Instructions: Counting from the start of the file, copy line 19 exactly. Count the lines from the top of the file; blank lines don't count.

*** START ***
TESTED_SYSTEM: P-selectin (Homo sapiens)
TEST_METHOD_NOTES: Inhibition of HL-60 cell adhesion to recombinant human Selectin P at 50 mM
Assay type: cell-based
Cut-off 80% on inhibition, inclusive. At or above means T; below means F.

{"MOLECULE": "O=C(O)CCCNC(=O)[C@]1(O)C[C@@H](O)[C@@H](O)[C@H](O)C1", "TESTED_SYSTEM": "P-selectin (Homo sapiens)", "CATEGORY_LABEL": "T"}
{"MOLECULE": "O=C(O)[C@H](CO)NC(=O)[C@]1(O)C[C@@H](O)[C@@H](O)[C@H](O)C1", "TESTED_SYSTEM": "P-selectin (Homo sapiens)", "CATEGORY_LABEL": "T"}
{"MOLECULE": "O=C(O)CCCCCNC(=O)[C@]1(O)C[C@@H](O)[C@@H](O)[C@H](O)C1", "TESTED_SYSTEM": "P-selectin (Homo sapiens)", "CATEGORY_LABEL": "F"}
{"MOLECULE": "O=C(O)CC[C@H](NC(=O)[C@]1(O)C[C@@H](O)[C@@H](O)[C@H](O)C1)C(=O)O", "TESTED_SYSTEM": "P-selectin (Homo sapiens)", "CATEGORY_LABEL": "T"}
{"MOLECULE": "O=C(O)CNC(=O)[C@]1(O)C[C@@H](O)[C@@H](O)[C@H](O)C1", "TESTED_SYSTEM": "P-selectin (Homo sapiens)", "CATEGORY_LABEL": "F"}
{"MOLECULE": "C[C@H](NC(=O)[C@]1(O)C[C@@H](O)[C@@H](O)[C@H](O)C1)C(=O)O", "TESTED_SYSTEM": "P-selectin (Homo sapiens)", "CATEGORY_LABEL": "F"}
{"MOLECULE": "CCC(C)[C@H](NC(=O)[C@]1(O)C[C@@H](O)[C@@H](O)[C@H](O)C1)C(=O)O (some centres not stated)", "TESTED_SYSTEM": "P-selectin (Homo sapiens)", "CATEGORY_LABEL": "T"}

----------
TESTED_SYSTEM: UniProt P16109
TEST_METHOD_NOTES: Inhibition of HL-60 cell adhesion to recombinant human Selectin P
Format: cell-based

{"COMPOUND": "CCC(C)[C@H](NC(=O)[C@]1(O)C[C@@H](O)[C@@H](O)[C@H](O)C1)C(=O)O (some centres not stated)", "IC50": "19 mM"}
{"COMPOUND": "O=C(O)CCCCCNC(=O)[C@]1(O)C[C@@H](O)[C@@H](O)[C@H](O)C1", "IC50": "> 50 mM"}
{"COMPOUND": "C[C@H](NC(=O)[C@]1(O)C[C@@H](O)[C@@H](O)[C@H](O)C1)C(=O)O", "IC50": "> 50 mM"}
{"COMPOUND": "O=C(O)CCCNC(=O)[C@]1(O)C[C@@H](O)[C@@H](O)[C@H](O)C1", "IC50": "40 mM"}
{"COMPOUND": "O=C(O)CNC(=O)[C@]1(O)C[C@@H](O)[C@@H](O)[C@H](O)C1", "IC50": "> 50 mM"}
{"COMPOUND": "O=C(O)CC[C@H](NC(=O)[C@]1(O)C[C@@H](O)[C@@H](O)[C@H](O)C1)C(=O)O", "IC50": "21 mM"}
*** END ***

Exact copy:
{"COMPOUND": "O=C(O)CCCNC(=O)[C@]1(O)C[C@@H](O)[C@@H](O)[C@H](O)C1", "IC50": "40 mM"}